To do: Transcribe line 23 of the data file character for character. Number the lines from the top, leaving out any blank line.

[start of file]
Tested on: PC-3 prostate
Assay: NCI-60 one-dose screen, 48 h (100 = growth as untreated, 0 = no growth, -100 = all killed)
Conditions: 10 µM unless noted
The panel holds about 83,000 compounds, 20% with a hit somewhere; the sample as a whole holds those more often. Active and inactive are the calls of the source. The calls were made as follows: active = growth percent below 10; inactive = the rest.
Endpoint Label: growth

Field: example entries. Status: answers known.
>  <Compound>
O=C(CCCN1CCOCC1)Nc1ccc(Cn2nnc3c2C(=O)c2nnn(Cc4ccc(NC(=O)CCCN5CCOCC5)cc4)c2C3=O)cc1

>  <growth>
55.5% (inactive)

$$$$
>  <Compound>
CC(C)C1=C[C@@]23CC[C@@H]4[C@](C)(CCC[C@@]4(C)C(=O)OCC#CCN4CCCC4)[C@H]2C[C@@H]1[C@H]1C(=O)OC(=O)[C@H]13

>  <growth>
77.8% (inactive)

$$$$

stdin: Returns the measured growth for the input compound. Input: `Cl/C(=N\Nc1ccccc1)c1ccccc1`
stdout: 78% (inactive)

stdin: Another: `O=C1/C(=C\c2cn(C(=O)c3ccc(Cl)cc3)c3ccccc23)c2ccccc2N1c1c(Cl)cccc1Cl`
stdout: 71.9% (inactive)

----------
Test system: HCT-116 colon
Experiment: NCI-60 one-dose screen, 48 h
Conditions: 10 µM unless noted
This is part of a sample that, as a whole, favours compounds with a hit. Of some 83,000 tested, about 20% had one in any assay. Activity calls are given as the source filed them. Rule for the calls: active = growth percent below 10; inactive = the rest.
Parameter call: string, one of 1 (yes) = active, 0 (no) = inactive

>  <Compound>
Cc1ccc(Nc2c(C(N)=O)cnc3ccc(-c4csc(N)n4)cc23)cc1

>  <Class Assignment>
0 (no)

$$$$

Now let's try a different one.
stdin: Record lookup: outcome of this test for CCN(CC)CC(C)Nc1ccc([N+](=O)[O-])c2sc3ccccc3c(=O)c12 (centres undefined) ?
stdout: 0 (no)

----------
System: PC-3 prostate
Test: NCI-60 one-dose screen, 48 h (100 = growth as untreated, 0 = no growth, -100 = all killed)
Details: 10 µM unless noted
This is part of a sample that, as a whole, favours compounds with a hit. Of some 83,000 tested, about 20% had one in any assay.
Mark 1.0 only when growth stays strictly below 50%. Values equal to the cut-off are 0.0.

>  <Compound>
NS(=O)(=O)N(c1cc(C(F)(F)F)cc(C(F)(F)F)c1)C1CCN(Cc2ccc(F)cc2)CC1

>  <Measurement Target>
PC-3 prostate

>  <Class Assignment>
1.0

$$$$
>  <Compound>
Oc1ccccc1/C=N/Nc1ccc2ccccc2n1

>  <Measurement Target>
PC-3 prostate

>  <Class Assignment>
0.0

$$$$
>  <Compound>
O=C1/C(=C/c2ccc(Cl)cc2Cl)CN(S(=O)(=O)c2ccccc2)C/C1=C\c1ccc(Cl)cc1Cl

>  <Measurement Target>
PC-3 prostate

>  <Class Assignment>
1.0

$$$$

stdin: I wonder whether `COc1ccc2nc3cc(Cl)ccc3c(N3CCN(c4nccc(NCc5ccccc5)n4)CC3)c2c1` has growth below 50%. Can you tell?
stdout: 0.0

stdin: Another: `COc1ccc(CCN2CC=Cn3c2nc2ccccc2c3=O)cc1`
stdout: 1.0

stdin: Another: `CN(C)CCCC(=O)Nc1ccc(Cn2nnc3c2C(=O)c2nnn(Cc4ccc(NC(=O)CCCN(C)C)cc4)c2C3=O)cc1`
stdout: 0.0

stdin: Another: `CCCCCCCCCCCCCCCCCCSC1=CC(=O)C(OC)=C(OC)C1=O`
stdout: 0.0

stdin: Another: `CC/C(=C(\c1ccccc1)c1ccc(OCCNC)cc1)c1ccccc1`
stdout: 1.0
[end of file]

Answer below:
Experiment: NCI-60 one-dose screen, 48 h